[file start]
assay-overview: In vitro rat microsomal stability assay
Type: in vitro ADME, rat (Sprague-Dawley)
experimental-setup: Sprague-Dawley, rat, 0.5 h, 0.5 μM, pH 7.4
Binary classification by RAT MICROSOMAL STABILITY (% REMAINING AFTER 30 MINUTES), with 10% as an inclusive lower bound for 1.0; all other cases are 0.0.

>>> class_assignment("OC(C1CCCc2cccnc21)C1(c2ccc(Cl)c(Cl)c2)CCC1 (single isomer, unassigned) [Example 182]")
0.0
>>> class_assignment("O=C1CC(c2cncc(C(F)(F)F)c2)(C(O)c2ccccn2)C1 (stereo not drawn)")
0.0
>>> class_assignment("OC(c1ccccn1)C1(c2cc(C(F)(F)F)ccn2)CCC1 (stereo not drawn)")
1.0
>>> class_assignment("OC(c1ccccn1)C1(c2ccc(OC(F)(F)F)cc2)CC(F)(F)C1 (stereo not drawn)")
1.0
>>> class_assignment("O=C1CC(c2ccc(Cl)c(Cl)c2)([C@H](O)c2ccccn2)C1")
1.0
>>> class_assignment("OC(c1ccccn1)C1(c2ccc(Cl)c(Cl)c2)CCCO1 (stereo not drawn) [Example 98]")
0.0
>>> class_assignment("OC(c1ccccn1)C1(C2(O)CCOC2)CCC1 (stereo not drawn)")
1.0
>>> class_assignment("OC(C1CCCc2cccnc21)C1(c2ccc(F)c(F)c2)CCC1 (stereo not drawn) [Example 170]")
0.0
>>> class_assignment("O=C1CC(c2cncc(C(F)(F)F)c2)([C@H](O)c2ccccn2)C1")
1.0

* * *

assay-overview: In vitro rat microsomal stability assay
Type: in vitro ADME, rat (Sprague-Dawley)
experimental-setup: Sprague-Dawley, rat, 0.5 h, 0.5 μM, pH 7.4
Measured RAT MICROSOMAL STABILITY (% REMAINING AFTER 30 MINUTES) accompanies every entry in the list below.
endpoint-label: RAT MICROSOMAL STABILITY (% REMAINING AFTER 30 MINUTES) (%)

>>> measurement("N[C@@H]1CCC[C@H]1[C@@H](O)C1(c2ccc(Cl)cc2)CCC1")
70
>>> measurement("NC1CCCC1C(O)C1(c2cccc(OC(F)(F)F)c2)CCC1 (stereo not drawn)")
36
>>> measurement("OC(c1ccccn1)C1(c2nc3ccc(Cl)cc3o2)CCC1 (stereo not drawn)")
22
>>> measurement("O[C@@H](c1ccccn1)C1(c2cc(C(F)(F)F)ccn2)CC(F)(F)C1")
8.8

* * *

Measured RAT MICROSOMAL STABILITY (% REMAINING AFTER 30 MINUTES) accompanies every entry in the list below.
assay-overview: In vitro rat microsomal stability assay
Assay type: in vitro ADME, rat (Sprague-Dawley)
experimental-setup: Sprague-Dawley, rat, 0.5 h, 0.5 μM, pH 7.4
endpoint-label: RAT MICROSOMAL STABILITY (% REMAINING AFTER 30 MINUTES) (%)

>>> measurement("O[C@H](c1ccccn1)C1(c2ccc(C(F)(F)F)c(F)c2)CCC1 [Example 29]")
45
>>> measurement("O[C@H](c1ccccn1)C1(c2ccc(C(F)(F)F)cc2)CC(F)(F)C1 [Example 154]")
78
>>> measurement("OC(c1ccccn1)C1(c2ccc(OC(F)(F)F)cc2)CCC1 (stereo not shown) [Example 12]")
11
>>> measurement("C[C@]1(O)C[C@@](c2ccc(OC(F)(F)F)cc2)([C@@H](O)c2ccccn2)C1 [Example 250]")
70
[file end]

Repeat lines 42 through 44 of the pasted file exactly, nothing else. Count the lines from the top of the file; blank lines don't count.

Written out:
endpoint-label: RAT MICROSOMAL STABILITY (% REMAINING AFTER 30 MINUTES) (%)

>>> measurement("O[C@H](c1ccccn1)C1(c2ccc(C(F)(F)F)c(F)c2)CCC1 [Example 29]")
45